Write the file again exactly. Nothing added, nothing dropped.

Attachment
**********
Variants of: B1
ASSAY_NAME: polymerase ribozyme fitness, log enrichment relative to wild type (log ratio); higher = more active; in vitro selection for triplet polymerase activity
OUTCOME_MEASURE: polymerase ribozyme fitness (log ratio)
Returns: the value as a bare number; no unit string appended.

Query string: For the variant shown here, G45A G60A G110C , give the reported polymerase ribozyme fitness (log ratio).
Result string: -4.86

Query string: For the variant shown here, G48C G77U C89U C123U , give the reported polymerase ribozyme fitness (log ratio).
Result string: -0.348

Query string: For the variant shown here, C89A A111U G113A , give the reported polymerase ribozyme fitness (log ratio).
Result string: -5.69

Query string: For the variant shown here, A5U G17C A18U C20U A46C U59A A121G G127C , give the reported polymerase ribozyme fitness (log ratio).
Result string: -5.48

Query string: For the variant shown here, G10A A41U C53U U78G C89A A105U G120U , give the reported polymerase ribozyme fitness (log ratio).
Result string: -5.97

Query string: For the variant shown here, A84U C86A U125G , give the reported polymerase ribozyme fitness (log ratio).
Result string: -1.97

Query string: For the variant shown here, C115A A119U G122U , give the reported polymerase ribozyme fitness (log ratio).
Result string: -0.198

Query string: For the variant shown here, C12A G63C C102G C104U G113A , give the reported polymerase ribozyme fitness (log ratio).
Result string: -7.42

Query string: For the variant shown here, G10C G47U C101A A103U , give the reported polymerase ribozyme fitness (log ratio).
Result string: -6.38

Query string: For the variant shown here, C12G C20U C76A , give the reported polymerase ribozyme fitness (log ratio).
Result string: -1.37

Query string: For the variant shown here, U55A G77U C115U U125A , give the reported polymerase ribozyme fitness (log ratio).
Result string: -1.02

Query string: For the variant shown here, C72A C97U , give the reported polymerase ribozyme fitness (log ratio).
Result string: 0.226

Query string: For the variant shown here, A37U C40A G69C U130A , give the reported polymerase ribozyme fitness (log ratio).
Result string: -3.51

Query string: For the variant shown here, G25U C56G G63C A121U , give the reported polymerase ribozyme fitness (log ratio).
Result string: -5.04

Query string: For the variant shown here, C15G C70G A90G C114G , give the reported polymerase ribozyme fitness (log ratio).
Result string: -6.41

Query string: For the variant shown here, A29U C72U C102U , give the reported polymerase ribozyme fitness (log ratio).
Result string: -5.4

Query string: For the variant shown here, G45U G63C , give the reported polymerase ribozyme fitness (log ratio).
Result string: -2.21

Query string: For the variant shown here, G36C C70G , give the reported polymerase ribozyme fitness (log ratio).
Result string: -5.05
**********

Variants of: B1
ASSAY_NAME: polymerase ribozyme fitness, log enrichment relative to wild type (log ratio); higher = more active; in vitro selection for triplet polymerase activity
OUTCOME_MEASURE: polymerase ribozyme fitness (log ratio)
Returns: the value as a bare number; no unit string appended.

Query string: For the variant shown here, G45A G60A G110C , give the reported polymerase ribozyme fitness (log ratio).
Result string: -4.86

Query string: For the variant shown here, G48C G77U C89U C123U , give the reported polymerase ribozyme fitness (log ratio).
Result string: -0.348

Query string: For the variant shown here, C89A A111U G113A , give the reported polymerase ribozyme fitness (log ratio).
Result string: -5.69

Query string: For the variant shown here, A5U G17C A18U C20U A46C U59A A121G G127C , give the reported polymerase ribozyme fitness (log ratio).
Result string: -5.48

Query string: For the variant shown here, G10A A41U C53U U78G C89A A105U G120U , give the reported polymerase ribozyme fitness (log ratio).
Result string: -5.97

Query string: For the variant shown here, A84U C86A U125G , give the reported polymerase ribozyme fitness (log ratio).
Result string: -1.97

Query string: For the variant shown here, C115A A119U G122U , give the reported polymerase ribozyme fitness (log ratio).
Result string: -0.198

Query string: For the variant shown here, C12A G63C C102G C104U G113A , give the reported polymerase ribozyme fitness (log ratio).
Result string: -7.42

Query string: For the variant shown here, G10C G47U C101A A103U , give the reported polymerase ribozyme fitness (log ratio).
Result string: -6.38

Query string: For the variant shown here, C12G C20U C76A , give the reported polymerase ribozyme fitness (log ratio).
Result string: -1.37

Query string: For the variant shown here, U55A G77U C115U U125A , give the reported polymerase ribozyme fitness (log ratio).
Result string: -1.02

Query string: For the variant shown here, C72A C97U , give the reported polymerase ribozyme fitness (log ratio).
Result string: 0.226

Query string: For the variant shown here, A37U C40A G69C U130A , give the reported polymerase ribozyme fitness (log ratio).
Result string: -3.51

Query string: For the variant shown here, G25U C56G G63C A121U , give the reported polymerase ribozyme fitness (log ratio).
Result string: -5.04

Query string: For the variant shown here, C15G C70G A90G C114G , give the reported polymerase ribozyme fitness (log ratio).
Result string: -6.41

Query string: For the variant shown here, A29U C72U C102U , give the reported polymerase ribozyme fitness (log ratio).
Result string: -5.4

Query string: For the variant shown here, G45U G63C , give the reported polymerase ribozyme fitness (log ratio).
Result string: -2.21

Query string: For the variant shown here, G36C C70G , give the reported polymerase ribozyme fitness (log ratio).
Result string: -5.05